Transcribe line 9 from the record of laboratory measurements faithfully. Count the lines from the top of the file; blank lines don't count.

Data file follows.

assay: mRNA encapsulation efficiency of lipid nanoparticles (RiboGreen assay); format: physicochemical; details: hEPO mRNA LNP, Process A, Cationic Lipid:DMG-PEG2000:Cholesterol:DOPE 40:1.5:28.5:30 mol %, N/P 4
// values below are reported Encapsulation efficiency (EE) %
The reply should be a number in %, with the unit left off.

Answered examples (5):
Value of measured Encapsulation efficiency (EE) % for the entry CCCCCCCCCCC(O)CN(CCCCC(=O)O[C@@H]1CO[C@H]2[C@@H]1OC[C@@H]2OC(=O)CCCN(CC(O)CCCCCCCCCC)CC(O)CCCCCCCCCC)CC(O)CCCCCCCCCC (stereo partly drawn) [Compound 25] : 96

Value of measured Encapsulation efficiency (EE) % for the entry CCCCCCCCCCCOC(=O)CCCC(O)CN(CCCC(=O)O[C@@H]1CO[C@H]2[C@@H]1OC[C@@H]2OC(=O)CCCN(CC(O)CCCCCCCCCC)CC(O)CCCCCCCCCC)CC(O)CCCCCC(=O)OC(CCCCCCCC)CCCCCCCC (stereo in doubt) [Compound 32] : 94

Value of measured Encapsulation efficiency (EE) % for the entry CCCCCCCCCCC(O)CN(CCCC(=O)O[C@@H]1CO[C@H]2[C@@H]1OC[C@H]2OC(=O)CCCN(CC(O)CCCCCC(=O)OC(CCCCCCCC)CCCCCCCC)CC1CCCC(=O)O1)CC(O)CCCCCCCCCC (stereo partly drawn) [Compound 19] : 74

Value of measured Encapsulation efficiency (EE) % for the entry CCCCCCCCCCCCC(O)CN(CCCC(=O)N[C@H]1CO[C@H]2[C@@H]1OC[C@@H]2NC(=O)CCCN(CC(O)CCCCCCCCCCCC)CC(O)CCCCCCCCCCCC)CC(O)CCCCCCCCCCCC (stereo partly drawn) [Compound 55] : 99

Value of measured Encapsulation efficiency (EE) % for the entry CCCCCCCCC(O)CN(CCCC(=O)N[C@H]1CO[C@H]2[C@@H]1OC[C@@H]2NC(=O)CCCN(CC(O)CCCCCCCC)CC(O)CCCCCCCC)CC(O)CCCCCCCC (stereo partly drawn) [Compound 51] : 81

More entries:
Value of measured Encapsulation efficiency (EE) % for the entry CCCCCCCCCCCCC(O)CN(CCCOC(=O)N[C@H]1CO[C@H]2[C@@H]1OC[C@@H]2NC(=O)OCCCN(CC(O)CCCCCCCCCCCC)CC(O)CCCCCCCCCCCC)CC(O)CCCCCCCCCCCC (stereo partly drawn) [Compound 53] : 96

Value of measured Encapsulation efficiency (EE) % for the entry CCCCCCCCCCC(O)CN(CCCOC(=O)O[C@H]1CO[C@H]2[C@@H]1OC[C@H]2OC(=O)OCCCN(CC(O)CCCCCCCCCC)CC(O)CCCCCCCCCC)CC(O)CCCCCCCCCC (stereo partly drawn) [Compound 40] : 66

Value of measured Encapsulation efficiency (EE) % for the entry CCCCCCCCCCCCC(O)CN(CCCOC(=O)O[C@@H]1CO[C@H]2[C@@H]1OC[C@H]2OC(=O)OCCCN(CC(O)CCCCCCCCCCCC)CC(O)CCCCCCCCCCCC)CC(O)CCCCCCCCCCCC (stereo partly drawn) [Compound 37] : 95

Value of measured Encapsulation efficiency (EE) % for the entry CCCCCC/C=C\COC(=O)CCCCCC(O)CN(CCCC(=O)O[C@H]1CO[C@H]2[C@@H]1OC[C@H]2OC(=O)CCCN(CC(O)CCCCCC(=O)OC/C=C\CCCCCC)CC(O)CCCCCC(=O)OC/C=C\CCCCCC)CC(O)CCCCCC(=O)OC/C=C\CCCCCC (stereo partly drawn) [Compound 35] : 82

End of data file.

Value of measured Encapsulation efficiency (EE) % for the entry CCCCCCCCC(O)CN(CCCC(=O)N[C@H]1CO[C@H]2[C@@H]1OC[C@@H]2NC(=O)CCCN(CC(O)CCCCCCCC)CC(O)CCCCCCCC)CC(O)CCCCCCCC (stereo partly drawn) [Compound 51] : 81